Two random acts of violence against public figures in two corners of the globe took place withing four days of each other. Jared Loughner shot and critically injured Gabrielle Giffords in Arizona; Malik Mumtaz Hussain Qadri killed Salman Taseer, whom he was assigned to protect. Both killers acted on their own, both have become public figures of fascination, and both raised concerns about the nature of divisive public debate in their countries.
Here I would like to share a couple of reactions to the shootings that came my way this morning.
First is this excellently written post, which transcends the polarising debate that ensued the Tucson shootings, and which I recommend reading entirely.
Jared Loughner came from one of those northwestern houses. His high school is in a part of Tucson that, when I was growing up, was nothing but empty gullies and creosote. Jared Loughner is frightened like Arizona is frightened, and so we ask: what radio stations did he listen do, what websites did he visit, who got him started on his syllogisms about the gold standard. These are questions about causality, and we are in a realm where causality founders. I would suggest that instead we talk homology, or metaphor—admitting frankly that we are doing this—because it is already the fate of Jared Loughner to have become a metaphor and a symptom.
And here is an angry reaction from Taseer’s estranged son:
Even before his body was cold, those same men of faith in Pakistan banned good Muslims from mourning my father; clerics refused to perform his last rites; and the armoured vehicle conveying his assassin to the courthouse was mobbed with cheering crowds and showered with rose petals. I should say too that on Friday last every mosque in the country condoned the killer’s actions; 2,500 lawyers came forward to take on his defence for free; and the Punjab CM, who did not attend the funeral, is yet to offer his condolences in person to my family who sit besieged in their house in Lahore.And so, though I believe that my father joins that sad procession of martyrs standing between him and his country’s descent into fear and nihilism, I also know that unless Pakistan finds a way to turn its back on Islam in the public sphere, the memory of the late governor of Punjab will fade. And where one day there might have been a street named after him, there will be one named after Malik Mumtaz Qadir, my father’s boy-assassin.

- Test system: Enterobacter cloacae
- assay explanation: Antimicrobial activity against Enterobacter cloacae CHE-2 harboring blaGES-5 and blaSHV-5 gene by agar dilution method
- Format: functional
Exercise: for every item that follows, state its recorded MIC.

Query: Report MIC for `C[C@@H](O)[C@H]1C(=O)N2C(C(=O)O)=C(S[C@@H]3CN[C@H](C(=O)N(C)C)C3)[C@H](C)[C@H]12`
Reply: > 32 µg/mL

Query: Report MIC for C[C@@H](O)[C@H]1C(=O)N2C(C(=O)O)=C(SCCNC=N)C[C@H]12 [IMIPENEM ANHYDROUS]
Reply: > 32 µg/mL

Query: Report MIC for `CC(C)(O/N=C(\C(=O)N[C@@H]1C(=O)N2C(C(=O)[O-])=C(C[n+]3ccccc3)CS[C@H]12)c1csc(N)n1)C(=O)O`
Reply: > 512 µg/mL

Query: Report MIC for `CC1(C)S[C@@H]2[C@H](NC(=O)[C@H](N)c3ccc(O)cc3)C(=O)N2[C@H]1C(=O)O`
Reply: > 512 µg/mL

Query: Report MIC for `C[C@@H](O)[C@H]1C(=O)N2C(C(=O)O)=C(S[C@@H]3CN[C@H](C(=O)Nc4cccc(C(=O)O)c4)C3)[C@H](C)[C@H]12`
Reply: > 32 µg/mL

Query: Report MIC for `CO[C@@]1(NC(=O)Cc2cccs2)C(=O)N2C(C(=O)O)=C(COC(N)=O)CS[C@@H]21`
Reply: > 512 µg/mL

While the debate has centered around the role of political vitriol preceding these shootings, the reactions that came after the shootings that are perhaps more shocking. The US media and political establishment went into a surprising and crazy spree of finger pointing and name calling. In Pakistan, while the crowds celebrated the shooter, the ‘sanctity of prophethood’ seemed to dominate public thought.
In this context, I found both these texts refreshing. Aatish Taseer, the deceased Pakistani leader’s son, angrily grieves his father, laying the blame on Islam, yet not losing sight of what his father, a Muslim politician, would have thought. The Tucson blogger evocatively describes American paranoia in a manner that journalism would not be able to match. Both are personal, cutting through, and prompting a re-examination of politics in the wake of the shootings .